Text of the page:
Most folks are familiar with the concept of a mosh pit. An open circle within a crowd where willing participants effectively become the game piece in a human pinball machine. We’ve all seen videos of rabid fans jumping, running, and flailing about in these hell pits like supercharged electrons. If being in a mosh pit at a rock show is like jostling for a wholesale TV from Target on Black Friday, a Death Grips mosh pit is like being baptized in pure chaos.

The reason I had chosen to stand in such a specific area of the theatre was because I had learned through experience that the crowd’s most enduring mosh pit would open up exactly there, after the stage rush and its aftermath. Mosh pits are the perfect environment in which to experience an extreme music performance. If you want to stand and watch the show while still being engaged with the crowd, you can stand on the edge of the pit where you have a clear view, space to breathe, and the opportunity to interact with those who choose to mosh. Then, when the group plays your favorite songs and you get that burst of excitement, you can jump into the pit and mosh with everyone else who’s feeling it too. I’m a *rebel and I like to +live on the wild side, so I was in the pit for nearly the whole show. About halfway through the set, Death Grips removed their knuckle lasers, and multicolored strobe stage lights suddenly began to flash to the beat of the music. This was the first time that I, or anyone, could actually see what was going on in the theatre. I looked around at my brothers and sisters with whom I was bonding through the incredible experience we were sharing.   As the strobe lights continued to flash, I caught a glimpse of Death Grips’s frontman, MC Ride, and the image will never leave my mind. This sinister beast of a man, staring at the crowd like a starving lion at its prey, and then exploding into the next song. That’s about when I met my concert soulmate.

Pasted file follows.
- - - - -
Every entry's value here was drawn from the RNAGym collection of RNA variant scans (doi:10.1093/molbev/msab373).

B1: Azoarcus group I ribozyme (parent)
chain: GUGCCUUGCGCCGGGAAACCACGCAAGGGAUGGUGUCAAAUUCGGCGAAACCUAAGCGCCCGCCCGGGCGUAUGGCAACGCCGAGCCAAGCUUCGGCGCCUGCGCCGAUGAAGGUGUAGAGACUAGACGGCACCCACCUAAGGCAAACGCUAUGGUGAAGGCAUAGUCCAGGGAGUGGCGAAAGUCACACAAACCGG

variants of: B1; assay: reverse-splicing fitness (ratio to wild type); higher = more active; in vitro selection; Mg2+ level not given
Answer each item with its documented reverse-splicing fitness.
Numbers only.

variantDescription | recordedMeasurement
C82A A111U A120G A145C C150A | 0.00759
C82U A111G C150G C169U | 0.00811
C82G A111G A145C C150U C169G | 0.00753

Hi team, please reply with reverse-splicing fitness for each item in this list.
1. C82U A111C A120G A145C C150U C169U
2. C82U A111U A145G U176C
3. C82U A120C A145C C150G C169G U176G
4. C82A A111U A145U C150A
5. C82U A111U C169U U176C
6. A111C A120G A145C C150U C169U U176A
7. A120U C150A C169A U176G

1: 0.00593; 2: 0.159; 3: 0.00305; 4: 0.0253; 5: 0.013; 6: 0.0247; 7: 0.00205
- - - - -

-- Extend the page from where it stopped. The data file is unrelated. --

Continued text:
I’m the world’s biggest Death Grips fan, and I know all of their lyrics by heart. A little more than halfway through the show, I was still wailing along with every word, and another audience member noticed. A very muscular, young African-American man in a death metal t-shirt grabbed me by the shoulders, and mindless instinct provoked me to immediately grab his as well. We stared right at each other’s faces and slowly began to smile as we proved our unabridged knowledge of every Death Grips lyric. For the rest of the concert, he and I screamed along with every word to even the most obscure songs they performed, and moshed together, feeding off of each other’s energy. As every new song began, I’d look at him and yell “HERE WE GO!” and he’d respond with “LET’S GET IT, BRO!” When DG completed their closing track, the crowd began to disperse. I thanked my concert brother for rocking with me, and he did the same. That was the last time I saw him. Besides the personal psychological release, making connections like that is the best part of the concert going experience.

After the show, I bought two water bottles from the bar and downed them faster than any rational being would have. I scanned the crowd and found my mother, who took me home while I began writing this article. My goal here was to help explain the appeal of extreme music and the performances of such. If you’re an adrenaline junky, and you like to explore the wilder side of life, I cannot recommend a Death Grips show enough.

 

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Death Grips, Live At Skyway Theatre: The Future Of Dangerous Music